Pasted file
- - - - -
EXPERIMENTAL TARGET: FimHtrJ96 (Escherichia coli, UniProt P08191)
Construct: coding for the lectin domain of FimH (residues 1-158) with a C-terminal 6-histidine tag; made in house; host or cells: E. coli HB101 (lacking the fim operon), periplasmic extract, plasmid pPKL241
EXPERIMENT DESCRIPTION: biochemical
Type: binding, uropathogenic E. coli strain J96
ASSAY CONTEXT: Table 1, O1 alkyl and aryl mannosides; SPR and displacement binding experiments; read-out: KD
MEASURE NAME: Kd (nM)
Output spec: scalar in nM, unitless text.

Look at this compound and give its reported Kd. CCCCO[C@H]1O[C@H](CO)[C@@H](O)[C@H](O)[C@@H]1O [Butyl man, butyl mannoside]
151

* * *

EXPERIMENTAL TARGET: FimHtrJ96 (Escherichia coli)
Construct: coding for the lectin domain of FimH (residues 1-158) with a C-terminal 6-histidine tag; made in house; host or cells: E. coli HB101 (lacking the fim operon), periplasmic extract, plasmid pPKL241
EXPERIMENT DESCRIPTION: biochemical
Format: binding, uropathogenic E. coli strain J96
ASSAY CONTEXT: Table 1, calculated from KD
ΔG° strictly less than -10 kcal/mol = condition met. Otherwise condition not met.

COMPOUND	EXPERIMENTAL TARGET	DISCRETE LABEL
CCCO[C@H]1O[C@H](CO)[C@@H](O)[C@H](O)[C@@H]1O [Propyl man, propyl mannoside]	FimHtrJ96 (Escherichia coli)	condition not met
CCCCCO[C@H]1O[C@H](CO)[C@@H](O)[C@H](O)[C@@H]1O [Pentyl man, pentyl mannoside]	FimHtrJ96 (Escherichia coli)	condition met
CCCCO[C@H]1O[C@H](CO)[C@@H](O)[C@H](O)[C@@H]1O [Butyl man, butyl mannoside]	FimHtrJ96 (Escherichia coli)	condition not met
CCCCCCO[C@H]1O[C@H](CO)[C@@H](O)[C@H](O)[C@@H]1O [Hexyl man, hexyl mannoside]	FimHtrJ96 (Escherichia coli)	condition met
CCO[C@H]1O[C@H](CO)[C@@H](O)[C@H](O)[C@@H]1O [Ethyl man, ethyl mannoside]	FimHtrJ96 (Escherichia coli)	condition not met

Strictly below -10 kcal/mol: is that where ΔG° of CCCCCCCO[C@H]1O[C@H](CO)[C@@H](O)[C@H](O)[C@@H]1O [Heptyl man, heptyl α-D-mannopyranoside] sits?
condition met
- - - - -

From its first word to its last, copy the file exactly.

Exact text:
EXPERIMENTAL TARGET: FimHtrJ96 (Escherichia coli, UniProt P08191)
Construct: coding for the lectin domain of FimH (residues 1-158) with a C-terminal 6-histidine tag; made in house; host or cells: E. coli HB101 (lacking the fim operon), periplasmic extract, plasmid pPKL241
EXPERIMENT DESCRIPTION: biochemical
Type: binding, uropathogenic E. coli strain J96
ASSAY CONTEXT: Table 1, O1 alkyl and aryl mannosides; SPR and displacement binding experiments; read-out: KD
MEASURE NAME: Kd (nM)
Output spec: scalar in nM, unitless text.

Look at this compound and give its reported Kd. CCCCO[C@H]1O[C@H](CO)[C@@H](O)[C@H](O)[C@@H]1O [Butyl man, butyl mannoside]
151

* * *

EXPERIMENTAL TARGET: FimHtrJ96 (Escherichia coli)
Construct: coding for the lectin domain of FimH (residues 1-158) with a C-terminal 6-histidine tag; made in house; host or cells: E. coli HB101 (lacking the fim operon), periplasmic extract, plasmid pPKL241
EXPERIMENT DESCRIPTION: biochemical
Format: binding, uropathogenic E. coli strain J96
ASSAY CONTEXT: Table 1, calculated from KD
ΔG° strictly less than -10 kcal/mol = condition met. Otherwise condition not met.

COMPOUND	EXPERIMENTAL TARGET	DISCRETE LABEL
CCCO[C@H]1O[C@H](CO)[C@@H](O)[C@H](O)[C@@H]1O [Propyl man, propyl mannoside]	FimHtrJ96 (Escherichia coli)	condition not met
CCCCCO[C@H]1O[C@H](CO)[C@@H](O)[C@H](O)[C@@H]1O [Pentyl man, pentyl mannoside]	FimHtrJ96 (Escherichia coli)	condition met
CCCCO[C@H]1O[C@H](CO)[C@@H](O)[C@H](O)[C@@H]1O [Butyl man, butyl mannoside]	FimHtrJ96 (Escherichia coli)	condition not met
CCCCCCO[C@H]1O[C@H](CO)[C@@H](O)[C@H](O)[C@@H]1O [Hexyl man, hexyl mannoside]	FimHtrJ96 (Escherichia coli)	condition met
CCO[C@H]1O[C@H](CO)[C@@H](O)[C@H](O)[C@@H]1O [Ethyl man, ethyl mannoside]	FimHtrJ96 (Escherichia coli)	condition not met

Strictly below -10 kcal/mol: is that where ΔG° of CCCCCCCO[C@H]1O[C@H](CO)[C@@H](O)[C@H](O)[C@@H]1O [Heptyl man, heptyl α-D-mannopyranoside] sits?
condition met